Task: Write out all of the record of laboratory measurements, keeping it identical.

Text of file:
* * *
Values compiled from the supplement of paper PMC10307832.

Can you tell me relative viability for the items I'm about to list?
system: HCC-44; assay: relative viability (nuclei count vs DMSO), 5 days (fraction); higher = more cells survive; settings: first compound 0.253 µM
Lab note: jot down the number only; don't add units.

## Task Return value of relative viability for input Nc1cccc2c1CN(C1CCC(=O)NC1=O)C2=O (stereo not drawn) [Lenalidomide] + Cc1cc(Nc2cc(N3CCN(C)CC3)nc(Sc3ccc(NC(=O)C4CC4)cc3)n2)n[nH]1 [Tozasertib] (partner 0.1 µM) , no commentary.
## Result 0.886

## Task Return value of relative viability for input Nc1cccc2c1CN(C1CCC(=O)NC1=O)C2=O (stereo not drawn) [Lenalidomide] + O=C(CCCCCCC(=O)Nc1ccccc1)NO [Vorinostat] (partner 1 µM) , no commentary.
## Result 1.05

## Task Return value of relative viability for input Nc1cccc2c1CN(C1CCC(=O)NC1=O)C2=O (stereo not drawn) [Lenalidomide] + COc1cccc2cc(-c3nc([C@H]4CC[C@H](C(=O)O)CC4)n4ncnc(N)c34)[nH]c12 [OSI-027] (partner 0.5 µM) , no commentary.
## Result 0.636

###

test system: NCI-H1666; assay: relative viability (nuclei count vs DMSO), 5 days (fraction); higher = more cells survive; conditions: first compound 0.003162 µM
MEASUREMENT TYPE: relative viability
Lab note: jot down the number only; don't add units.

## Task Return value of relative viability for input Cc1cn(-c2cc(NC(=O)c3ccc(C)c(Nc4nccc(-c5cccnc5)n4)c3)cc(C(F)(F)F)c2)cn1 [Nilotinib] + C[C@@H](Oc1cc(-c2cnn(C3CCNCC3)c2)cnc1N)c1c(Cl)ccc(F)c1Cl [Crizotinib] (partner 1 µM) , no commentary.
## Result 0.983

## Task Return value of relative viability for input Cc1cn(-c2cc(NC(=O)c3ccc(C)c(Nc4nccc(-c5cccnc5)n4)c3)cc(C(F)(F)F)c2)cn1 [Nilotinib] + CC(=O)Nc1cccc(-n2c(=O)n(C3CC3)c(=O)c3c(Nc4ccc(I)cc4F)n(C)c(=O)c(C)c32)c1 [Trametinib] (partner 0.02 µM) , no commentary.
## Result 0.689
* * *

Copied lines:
Values compiled from the supplement of paper PMC10307832.

Can you tell me relative viability for the items I'm about to list?
system: HCC-44; assay: relative viability (nuclei count vs DMSO), 5 days (fraction); higher = more cells survive; settings: first compound 0.253 µM
Lab note: jot down the number only; don't add units.

## Task Return value of relative viability for input Nc1cccc2c1CN(C1CCC(=O)NC1=O)C2=O (stereo not drawn) [Lenalidomide] + Cc1cc(Nc2cc(N3CCN(C)CC3)nc(Sc3ccc(NC(=O)C4CC4)cc3)n2)n[nH]1 [Tozasertib] (partner 0.1 µM) , no commentary.
## Result 0.886

## Task Return value of relative viability for input Nc1cccc2c1CN(C1CCC(=O)NC1=O)C2=O (stereo not drawn) [Lenalidomide] + O=C(CCCCCCC(=O)Nc1ccccc1)NO [Vorinostat] (partner 1 µM) , no commentary.
## Result 1.05

## Task Return value of relative viability for input Nc1cccc2c1CN(C1CCC(=O)NC1=O)C2=O (stereo not drawn) [Lenalidomide] + COc1cccc2cc(-c3nc([C@H]4CC[C@H](C(=O)O)CC4)n4ncnc(N)c34)[nH]c12 [OSI-027] (partner 0.5 µM) , no commentary.
## Result 0.636

###

test system: NCI-H1666; assay: relative viability (nuclei count vs DMSO), 5 days (fraction); higher = more cells survive; conditions: first compound 0.003162 µM
MEASUREMENT TYPE: relative viability
Lab note: jot down the number only; don't add units.

## Task Return value of relative viability for input Cc1cn(-c2cc(NC(=O)c3ccc(C)c(Nc4nccc(-c5cccnc5)n4)c3)cc(C(F)(F)F)c2)cn1 [Nilotinib] + C[C@@H](Oc1cc(-c2cnn(C3CCNCC3)c2)cnc1N)c1c(Cl)ccc(F)c1Cl [Crizotinib] (partner 1 µM) , no commentary.
## Result 0.983

## Task Return value of relative viability for input Cc1cn(-c2cc(NC(=O)c3ccc(C)c(Nc4nccc(-c5cccnc5)n4)c3)cc(C(F)(F)F)c2)cn1 [Nilotinib] + CC(=O)Nc1cccc(-n2c(=O)n(C3CC3)c(=O)c3c(Nc4ccc(I)cc4F)n(C)c(=O)c(C)c32)c1 [Trametinib] (partner 0.02 µM) , no commentary.
## Result 0.689